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Drug Policy Group Says ‘War on Drugs” Accelerates Spread of HIV

The Global Commission on Drug Policy says war on drugs style policies fuel the spread of HIV. The GCDP is a think tank comprised of 6 former world leaders, a former Canadian Supreme Court Justice, British entrepreneur Richard Branson and other notables.

In their report ‘The War On Drugs And HIV/AIDS - How The Criminalisation Of Drug Use Fuels The Global Pandemic’ the think tank group reflects on how different approaches to drug control result in very different outcomes. They say countries that have moved to evidence based drug policies have seen HIV rates decline while countries which have ignored scientific evidence in favor of a crime and punishment approach to drug policy have seen HIV rates – and drug availability – increase.

Arguing against the continuation of what they say are failed drug control polices, the report authors say that global heroin availability has increased by 380% over the last decades as governments have devoted increasing resources to suppression and incarceration.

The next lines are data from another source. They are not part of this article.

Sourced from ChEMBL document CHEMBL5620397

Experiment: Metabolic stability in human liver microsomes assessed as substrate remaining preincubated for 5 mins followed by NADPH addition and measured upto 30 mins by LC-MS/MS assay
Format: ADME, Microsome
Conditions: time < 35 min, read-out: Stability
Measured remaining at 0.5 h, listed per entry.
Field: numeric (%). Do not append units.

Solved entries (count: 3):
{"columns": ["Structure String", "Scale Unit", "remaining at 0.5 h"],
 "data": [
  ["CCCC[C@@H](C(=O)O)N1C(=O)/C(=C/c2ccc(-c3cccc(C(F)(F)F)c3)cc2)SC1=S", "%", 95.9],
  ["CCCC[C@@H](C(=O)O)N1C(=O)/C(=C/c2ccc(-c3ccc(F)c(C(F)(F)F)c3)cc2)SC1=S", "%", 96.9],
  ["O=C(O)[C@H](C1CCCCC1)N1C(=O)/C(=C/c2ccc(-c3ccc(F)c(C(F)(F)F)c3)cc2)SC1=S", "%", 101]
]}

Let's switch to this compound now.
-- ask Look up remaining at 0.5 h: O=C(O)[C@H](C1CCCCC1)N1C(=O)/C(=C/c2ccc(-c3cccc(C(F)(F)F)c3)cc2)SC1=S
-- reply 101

But while crime and punishment drug policies have not worked to reduce supply, they have been very effective in scaring drug users underground and away from harm reduction and treatment services that are proven to reduce drug use rates and cut HIV transmission.

  • The report gives ‘A’ grades to countries like Switzerland, Australia and Portugal, which have all reduced the criminalization of drug use in favor of increased harm reduction and treatment services and which have all seen a resultant reduction in HIV rates and injection drug use.
  • In contrast, the report lists a number of countries, such as Russia, the US and Thailand, which continue to ignore evidence based practices in favor of a crime and punishment model of drug control – to what the report authors call “devastating consequences.”

The think tank is calling for the UN to "acknowledge and address the causal links between the war on drugs and the spread of HIV/AIDS and drug market violence” and urging prompt action and change, declaring, “The war on drugs has failed, and millions of new HIV infections and AIDS deaths can be averted if action is taken now.”

 

 

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